Pro-Beijing camp lawmakers have been accused of “acting in a show” with Chief Executive Leung Chun-ying during his final question and answer session at the Legislative Council.
Lawmaker “Long Hair” Leung Kwok-hung of the pro-democracy camp complained that the pro-Beijing camp were asking long, empty questions, in an effort to stall the session without raising any challenging questions.
“This is just like the National People’s Congress,” he said. “Then, Leung Chun-ying comes up with long answers, without sticking to the point.”
“We now see once again Leung Chun-ying and his fans – the pro-government side – act in a show called ‘Chief Executive Q&A’.”
Leung Kwok-hung claimed the Hong Kong leader was enlisting the pro-Beijing camp’s help to avoid cooperating with the legislature in the investigation into alleged corruption relating to the UGL saga. He was removed the legislature by security staff after throwing papers in the direction of Leung.
JUST IN: Lawmaker Leung Kwok-hung “Long Hair” is ejected from the legislative chamber after throwing papers in protest of Chief Exec. pic.twitter.com/auB7QcVmB3
— Hong Kong Free Press (@HongKongFP) June 1, 2017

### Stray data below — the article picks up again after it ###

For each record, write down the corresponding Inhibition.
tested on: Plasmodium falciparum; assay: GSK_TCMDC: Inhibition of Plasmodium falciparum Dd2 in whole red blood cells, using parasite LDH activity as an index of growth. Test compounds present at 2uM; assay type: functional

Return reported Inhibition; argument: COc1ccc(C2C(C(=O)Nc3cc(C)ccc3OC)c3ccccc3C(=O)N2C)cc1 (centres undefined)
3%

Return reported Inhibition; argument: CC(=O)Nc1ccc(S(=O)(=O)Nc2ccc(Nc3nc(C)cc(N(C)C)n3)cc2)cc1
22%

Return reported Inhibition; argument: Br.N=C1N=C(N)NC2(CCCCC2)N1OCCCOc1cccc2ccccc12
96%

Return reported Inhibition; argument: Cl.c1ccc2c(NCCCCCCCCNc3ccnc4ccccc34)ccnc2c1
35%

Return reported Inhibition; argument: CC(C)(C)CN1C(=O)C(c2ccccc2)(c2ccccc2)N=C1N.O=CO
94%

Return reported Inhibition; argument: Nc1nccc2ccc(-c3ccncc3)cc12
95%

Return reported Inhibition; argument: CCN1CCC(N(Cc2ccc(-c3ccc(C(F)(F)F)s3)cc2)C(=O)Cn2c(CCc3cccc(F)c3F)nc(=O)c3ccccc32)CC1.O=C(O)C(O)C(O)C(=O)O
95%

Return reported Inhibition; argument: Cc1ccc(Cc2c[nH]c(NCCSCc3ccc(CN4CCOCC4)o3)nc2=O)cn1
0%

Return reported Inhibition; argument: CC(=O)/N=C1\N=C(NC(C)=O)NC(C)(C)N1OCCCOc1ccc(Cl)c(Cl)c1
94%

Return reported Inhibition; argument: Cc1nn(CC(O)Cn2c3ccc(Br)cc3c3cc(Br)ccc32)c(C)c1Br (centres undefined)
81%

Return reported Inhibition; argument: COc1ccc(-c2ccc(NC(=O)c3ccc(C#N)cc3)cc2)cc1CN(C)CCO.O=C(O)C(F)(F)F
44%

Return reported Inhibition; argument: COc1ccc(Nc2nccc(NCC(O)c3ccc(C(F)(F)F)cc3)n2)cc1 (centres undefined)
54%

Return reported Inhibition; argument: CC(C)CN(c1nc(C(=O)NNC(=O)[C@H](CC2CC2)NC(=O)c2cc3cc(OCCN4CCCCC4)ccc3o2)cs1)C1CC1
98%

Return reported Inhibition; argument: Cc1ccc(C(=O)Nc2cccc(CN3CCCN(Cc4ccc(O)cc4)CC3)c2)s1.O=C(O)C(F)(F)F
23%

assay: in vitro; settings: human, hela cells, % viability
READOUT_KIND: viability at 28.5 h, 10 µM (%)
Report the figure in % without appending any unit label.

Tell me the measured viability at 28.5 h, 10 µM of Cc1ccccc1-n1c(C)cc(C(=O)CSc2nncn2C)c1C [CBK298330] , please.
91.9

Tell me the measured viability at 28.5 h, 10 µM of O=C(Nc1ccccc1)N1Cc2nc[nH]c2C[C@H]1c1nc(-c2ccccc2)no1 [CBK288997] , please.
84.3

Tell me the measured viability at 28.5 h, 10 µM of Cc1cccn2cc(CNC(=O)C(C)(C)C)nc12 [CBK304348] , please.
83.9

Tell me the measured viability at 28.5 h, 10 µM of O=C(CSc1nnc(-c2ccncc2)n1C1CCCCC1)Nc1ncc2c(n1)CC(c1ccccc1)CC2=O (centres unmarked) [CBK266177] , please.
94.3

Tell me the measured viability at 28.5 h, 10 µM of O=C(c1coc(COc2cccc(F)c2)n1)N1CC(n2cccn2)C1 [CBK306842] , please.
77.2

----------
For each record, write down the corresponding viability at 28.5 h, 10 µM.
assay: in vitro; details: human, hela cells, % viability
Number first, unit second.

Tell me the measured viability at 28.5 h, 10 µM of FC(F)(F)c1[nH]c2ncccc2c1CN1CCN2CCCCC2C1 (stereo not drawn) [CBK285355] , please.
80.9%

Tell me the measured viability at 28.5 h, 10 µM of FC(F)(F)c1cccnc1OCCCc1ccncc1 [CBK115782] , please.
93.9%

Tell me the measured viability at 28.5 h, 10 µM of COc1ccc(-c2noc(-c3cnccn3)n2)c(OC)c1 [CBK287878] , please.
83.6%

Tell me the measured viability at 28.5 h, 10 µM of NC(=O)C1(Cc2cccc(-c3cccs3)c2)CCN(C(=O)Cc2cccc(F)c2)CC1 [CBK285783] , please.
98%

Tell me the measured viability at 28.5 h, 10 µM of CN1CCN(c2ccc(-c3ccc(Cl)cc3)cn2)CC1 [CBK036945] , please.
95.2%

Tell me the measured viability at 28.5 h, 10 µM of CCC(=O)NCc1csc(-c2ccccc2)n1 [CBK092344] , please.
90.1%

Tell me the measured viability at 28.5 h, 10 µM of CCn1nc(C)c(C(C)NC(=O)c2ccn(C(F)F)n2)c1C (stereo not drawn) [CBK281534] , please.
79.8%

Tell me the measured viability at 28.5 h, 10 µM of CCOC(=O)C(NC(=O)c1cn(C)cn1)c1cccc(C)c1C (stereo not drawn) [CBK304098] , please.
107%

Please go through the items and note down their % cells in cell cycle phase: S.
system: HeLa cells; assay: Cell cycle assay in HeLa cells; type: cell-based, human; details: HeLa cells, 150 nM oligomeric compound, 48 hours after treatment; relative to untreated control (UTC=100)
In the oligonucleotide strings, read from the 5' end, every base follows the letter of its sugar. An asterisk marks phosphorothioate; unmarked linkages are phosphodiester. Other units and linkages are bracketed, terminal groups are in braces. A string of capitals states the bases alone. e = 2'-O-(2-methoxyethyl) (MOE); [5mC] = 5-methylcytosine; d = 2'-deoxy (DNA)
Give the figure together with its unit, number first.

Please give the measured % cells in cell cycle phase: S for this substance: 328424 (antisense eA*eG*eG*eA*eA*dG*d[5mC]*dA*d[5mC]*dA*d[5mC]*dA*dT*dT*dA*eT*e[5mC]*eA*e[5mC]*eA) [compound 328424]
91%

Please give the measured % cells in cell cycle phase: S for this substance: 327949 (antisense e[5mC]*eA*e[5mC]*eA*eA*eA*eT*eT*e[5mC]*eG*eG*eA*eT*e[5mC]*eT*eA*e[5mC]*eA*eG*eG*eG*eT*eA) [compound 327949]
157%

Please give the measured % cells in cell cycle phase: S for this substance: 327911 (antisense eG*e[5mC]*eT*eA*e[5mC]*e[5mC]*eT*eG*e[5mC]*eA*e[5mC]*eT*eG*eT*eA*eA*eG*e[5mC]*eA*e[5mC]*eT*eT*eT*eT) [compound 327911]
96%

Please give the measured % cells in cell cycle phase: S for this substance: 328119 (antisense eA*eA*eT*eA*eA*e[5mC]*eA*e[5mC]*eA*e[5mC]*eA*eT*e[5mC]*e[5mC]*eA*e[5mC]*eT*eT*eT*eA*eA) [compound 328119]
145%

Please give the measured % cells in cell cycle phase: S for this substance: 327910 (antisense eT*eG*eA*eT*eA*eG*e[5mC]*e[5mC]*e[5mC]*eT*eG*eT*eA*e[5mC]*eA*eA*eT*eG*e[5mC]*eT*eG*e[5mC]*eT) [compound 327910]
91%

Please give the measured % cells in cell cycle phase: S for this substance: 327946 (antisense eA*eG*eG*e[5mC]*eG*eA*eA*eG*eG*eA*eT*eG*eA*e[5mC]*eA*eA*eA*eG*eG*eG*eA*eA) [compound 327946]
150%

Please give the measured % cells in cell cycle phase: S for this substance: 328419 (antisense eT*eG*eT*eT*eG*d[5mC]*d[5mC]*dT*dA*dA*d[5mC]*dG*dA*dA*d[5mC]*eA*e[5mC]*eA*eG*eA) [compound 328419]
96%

Wong Ting-kwong, a veteran member of the DAB party, was the first lawmaker chosen to ask questions.
“I thank you for your hard work during your term and your work to push staff members of government departments to serve the public,” Wong said.
He said Leung introduced measures in attempts to solve the issue of property prices, but prices of private housing and the waiting time of public housing have been rising, despite more supply.
“It made us feel that your efforts have not had the effect that they should have,” he said. He asked Leung to sum up the difficulties in land issues, and give advice to the next chief executive.
In a follow up question, Wong also asked Leung if the use of some land needs to be changed in order to solve the land shortage issue, apparently responding to Leung’s previous claims that some country parks should be developed.
Leung then voiced criticism against those who have used judicial reviews to challenge development: “They are unnecessary, they delayed progress.”
Eunice Yung of the New People’s Party asked about how the government could help research institutions can use their findings to benefit industry, and how can they contribute to the economy.
Leung in turn thanked Yung for her questions with a smile: “Of course these are topics we should look into.”
Meanwhile, Lo Wai-kwok of the BPA party asked about cooperation with development of the Pearl River Delta “bay area” cities – a state policy which Leung had said the Hong Kong government must follow up with.
Leung then thanked Lo’s party for submitting suggestions over the issue at the government headquarters last week, which he has given to his colleagues for review.